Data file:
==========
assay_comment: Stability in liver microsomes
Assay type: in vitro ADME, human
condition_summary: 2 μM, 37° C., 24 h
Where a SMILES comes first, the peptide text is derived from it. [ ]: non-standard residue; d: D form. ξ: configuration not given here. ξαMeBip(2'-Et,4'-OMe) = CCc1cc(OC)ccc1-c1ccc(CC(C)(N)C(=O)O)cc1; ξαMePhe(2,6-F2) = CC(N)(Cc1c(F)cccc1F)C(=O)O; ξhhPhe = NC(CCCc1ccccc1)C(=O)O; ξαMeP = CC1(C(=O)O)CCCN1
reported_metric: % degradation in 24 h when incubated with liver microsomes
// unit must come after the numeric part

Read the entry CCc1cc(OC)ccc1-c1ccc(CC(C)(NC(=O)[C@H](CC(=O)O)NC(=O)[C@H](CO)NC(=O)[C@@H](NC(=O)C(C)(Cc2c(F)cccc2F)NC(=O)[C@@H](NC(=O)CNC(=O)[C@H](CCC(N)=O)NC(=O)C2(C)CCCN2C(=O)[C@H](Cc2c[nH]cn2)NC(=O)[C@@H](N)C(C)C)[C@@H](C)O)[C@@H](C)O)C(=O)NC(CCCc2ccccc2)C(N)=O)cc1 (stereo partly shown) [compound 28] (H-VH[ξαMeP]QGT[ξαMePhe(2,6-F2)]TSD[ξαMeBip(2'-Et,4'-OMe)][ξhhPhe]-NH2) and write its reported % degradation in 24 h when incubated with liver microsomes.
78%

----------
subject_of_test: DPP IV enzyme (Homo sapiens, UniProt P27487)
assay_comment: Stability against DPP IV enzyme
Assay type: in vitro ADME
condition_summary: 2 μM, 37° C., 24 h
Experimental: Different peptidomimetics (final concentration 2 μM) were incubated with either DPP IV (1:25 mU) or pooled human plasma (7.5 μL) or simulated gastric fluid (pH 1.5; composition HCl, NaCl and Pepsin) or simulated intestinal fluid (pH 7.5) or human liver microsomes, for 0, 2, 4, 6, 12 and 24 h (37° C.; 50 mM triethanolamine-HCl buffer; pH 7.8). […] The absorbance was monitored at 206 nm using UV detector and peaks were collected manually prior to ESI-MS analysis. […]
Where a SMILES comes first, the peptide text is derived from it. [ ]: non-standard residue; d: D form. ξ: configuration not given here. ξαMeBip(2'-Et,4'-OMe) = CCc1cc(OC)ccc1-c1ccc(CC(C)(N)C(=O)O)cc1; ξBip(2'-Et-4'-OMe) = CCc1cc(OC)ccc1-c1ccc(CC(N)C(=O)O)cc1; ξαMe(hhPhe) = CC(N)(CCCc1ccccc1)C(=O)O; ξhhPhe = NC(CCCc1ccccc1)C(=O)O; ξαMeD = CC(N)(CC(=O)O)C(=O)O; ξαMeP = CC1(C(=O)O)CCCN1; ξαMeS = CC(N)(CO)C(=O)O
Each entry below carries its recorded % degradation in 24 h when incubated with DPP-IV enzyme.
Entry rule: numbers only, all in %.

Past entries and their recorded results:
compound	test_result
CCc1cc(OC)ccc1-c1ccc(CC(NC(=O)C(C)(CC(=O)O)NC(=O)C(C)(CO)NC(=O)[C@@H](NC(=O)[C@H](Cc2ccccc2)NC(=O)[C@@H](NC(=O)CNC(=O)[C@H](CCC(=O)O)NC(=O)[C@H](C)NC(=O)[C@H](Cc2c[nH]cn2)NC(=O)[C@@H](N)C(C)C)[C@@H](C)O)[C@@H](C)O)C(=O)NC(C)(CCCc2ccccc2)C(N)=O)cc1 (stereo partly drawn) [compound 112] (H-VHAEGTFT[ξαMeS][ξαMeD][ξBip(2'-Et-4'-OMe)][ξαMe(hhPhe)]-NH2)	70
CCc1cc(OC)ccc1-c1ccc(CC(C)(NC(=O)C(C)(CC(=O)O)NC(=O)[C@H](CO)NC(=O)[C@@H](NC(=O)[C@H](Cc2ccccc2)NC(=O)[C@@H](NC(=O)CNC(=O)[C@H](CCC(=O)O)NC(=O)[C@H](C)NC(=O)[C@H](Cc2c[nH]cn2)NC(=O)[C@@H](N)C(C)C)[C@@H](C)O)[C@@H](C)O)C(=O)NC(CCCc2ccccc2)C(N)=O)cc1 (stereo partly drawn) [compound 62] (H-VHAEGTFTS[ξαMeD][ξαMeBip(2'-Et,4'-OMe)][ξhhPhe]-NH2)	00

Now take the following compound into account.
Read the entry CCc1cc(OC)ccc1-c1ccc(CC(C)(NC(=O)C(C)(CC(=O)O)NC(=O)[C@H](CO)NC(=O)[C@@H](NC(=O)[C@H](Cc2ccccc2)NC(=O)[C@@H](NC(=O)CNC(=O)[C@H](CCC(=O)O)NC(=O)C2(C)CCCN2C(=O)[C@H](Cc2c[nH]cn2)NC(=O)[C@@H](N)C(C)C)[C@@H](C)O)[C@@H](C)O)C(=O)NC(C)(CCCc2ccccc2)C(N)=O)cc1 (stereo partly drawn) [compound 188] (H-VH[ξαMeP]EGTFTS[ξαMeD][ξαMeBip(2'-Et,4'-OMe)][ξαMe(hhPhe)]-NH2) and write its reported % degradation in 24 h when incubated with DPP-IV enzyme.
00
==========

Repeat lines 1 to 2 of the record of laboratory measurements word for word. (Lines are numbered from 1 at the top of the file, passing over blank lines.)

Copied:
assay_comment: Stability in liver microsomes
Assay type: in vitro ADME, human